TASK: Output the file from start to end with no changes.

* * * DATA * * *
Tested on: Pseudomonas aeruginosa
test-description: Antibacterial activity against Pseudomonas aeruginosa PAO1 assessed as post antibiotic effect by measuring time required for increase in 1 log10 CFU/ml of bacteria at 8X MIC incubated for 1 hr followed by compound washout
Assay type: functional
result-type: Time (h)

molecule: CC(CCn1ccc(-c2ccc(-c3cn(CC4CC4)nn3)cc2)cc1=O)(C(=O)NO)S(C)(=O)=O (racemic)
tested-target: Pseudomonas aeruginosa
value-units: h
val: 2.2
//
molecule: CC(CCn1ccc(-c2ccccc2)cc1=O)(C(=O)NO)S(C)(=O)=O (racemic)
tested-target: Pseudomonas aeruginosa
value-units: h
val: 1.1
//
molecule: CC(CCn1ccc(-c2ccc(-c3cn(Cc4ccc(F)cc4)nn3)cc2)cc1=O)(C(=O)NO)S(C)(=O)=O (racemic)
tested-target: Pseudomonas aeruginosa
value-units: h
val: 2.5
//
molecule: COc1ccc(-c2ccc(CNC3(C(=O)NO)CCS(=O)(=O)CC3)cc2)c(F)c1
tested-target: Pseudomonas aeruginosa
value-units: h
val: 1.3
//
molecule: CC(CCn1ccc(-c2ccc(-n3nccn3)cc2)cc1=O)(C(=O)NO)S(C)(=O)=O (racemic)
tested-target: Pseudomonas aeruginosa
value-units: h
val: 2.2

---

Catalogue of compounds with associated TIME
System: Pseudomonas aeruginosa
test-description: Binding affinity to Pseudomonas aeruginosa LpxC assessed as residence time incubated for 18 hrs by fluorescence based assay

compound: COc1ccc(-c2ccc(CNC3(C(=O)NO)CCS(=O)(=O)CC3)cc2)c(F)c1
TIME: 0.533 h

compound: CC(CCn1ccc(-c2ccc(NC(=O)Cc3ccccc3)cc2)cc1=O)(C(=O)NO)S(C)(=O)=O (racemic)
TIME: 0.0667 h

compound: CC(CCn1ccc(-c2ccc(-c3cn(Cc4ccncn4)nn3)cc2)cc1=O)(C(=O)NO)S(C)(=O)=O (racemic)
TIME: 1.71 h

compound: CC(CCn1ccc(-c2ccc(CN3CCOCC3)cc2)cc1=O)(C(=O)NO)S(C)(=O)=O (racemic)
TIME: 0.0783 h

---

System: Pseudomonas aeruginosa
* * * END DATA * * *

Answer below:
Tested on: Pseudomonas aeruginosa
test-description: Antibacterial activity against Pseudomonas aeruginosa PAO1 assessed as post antibiotic effect by measuring time required for increase in 1 log10 CFU/ml of bacteria at 8X MIC incubated for 1 hr followed by compound washout
Assay type: functional
result-type: Time (h)

molecule: CC(CCn1ccc(-c2ccc(-c3cn(CC4CC4)nn3)cc2)cc1=O)(C(=O)NO)S(C)(=O)=O (racemic)
tested-target: Pseudomonas aeruginosa
value-units: h
val: 2.2
//
molecule: CC(CCn1ccc(-c2ccccc2)cc1=O)(C(=O)NO)S(C)(=O)=O (racemic)
tested-target: Pseudomonas aeruginosa
value-units: h
val: 1.1
//
molecule: CC(CCn1ccc(-c2ccc(-c3cn(Cc4ccc(F)cc4)nn3)cc2)cc1=O)(C(=O)NO)S(C)(=O)=O (racemic)
tested-target: Pseudomonas aeruginosa
value-units: h
val: 2.5
//
molecule: COc1ccc(-c2ccc(CNC3(C(=O)NO)CCS(=O)(=O)CC3)cc2)c(F)c1
tested-target: Pseudomonas aeruginosa
value-units: h
val: 1.3
//
molecule: CC(CCn1ccc(-c2ccc(-n3nccn3)cc2)cc1=O)(C(=O)NO)S(C)(=O)=O (racemic)
tested-target: Pseudomonas aeruginosa
value-units: h
val: 2.2

---

Catalogue of compounds with associated TIME
System: Pseudomonas aeruginosa
test-description: Binding affinity to Pseudomonas aeruginosa LpxC assessed as residence time incubated for 18 hrs by fluorescence based assay

compound: COc1ccc(-c2ccc(CNC3(C(=O)NO)CCS(=O)(=O)CC3)cc2)c(F)c1
TIME: 0.533 h

compound: CC(CCn1ccc(-c2ccc(NC(=O)Cc3ccccc3)cc2)cc1=O)(C(=O)NO)S(C)(=O)=O (racemic)
TIME: 0.0667 h

compound: CC(CCn1ccc(-c2ccc(-c3cn(Cc4ccncn4)nn3)cc2)cc1=O)(C(=O)NO)S(C)(=O)=O (racemic)
TIME: 1.71 h

compound: CC(CCn1ccc(-c2ccc(CN3CCOCC3)cc2)cc1=O)(C(=O)NO)S(C)(=O)=O (racemic)
TIME: 0.0783 h

---

System: Pseudomonas aeruginosa